Scientists say a new freeze-drying technique could make it easier to get the polio vaccine to hard-to-reach places, and thereby speed up the process of eradicating the disease.
A team of investigators from the University of Southern California sought to find a way to transport the polio vaccine without the need for refrigeration. Although polio has not been seen
in the United States in nearly 4 decades, it remains a problem in small pockets of the world, including Pakistan, Syria, and Nigeria. Scientists believe an expansion of vaccination in these areas would enable the final elimination of the disease; however, that’s a difficult task in countries without robust public health infrastructures and with pockets of poverty and underdevelopment.
Freeze-drying, a process of removing moisture, is a common technique to temperature-stabilize vaccines, but the task is not so simple when it comes to polio, Woo-Jin Shin, PhD, a fellow in the Jae Jung Lab at USC’s Keck School of Medicine explained to Contagion
“[Unlike] other viruses that are temperature-stable (eg. mumps, rubella virus), polioviruses are very fragile to the stress from freeze-drying, ultimately leading to reduced vaccine efficacy,” he said.
Dr. Shin and his colleagues used liquid chromatography and high-throughput screening to analyze ingredients and formulations. The latter allows researchers to quickly conduct tens of thousands of tests. Dr. Shin and his team were thereby able to find an ingredient combination that achieved a 95% vaccine antigen recovery rate after reconstitution from its freeze-dried state. The previous maximum recovery rate reported was 86%.
Freeze-drying has other benefits besides making the vaccine more transportable. The process is also cheap, meaning it should not add significant additional cost to the process of getting the vaccine to the remote areas that need it.
“Freeze-drying is a commonly used technique not only in pharmaceutical industry but also in the food industry field,” Dr. Shin said. “We don’t think that the freeze-drying process would add significant cost to the vaccine since the formulation includes general reagents such as sugar, amino acid, and a small amount of surfactant.”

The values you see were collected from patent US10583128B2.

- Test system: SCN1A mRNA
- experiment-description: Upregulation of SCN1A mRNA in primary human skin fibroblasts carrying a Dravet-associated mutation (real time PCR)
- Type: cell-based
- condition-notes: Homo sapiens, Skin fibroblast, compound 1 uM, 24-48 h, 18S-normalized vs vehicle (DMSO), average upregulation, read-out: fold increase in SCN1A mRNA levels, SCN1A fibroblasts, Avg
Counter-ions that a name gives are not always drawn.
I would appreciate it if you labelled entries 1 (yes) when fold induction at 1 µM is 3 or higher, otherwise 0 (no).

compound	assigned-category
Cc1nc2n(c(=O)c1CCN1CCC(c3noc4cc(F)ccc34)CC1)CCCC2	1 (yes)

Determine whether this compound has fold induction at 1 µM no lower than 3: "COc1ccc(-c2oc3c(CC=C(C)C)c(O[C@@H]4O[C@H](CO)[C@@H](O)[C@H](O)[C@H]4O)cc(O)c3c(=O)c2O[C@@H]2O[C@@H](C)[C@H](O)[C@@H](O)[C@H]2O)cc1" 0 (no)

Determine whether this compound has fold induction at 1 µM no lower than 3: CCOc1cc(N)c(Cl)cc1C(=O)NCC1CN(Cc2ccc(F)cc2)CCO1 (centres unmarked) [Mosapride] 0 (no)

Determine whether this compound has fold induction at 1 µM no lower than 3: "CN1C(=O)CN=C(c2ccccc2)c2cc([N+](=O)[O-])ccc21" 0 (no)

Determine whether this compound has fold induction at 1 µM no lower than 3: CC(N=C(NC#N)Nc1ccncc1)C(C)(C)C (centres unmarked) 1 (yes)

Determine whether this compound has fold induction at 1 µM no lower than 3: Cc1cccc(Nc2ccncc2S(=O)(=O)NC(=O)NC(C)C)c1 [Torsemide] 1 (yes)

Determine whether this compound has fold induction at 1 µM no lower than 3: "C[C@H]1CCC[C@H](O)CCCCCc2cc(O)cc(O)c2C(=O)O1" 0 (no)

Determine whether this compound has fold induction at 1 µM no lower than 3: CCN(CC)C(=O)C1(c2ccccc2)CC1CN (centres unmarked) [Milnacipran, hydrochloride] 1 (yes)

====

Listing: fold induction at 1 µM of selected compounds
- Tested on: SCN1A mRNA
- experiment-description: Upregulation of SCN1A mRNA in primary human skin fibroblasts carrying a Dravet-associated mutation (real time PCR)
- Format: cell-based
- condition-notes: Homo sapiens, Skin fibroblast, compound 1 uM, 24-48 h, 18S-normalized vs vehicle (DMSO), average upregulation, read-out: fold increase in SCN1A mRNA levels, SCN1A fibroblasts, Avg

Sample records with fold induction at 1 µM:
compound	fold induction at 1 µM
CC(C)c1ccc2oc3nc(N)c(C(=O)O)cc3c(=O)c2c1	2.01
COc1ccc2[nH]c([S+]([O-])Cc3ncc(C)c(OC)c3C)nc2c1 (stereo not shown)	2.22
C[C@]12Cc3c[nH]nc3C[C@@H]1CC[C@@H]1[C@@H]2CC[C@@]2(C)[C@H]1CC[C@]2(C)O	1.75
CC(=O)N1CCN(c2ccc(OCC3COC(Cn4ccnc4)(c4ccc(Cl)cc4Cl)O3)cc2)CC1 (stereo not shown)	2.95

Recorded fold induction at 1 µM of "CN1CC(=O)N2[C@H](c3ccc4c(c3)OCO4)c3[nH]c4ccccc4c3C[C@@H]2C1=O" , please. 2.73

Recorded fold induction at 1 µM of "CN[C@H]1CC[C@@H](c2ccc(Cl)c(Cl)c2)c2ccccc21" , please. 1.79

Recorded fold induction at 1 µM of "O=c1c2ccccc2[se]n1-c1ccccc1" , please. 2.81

The decision to pursue polio vaccine stabilization came about as a result of a friendship. Three years ago, Jung, PhD, the chair of the Department of Molecular Microbiology and Immunology at USC, was having dinner with Byeong Chang, CEO of Integrity Bio, Inc., a biologics firm. The 2 realized that with their expertise in virology and stabilization, respectively, they might be able to make a real difference in the fight against polio. The old college buddies agreed to work together, with Chang paying Dr. Shin’s salary.
“He and I decided to do this as we are getting old and we need to directly contribute to human health and life," Dr. Jung said, in a press release. "Creative ideas always start with food and drinks."
Now that the collaboration has borne fruit, Drs. Shin and Jung are looking for a partner or foundation to help fund human trials of the freeze-dried vaccine and eventually its development into a real-world product.
“Regarding our lyophilized vaccine production, we followed vaccine purification and inactivation protocol from Sanofi Pasteur IPOL vaccine production,” Dr. Shin said, “and thus we think that lyophilized vaccine can be directly tested [at the] clinical level if foundations are willing to support and take over the vaccine manufacture and distribution process.”
The study, “Development of Thermostable Lyophilized Sabin Inactivated Poliovirus Vaccine,” was published
in the November edition of mBio
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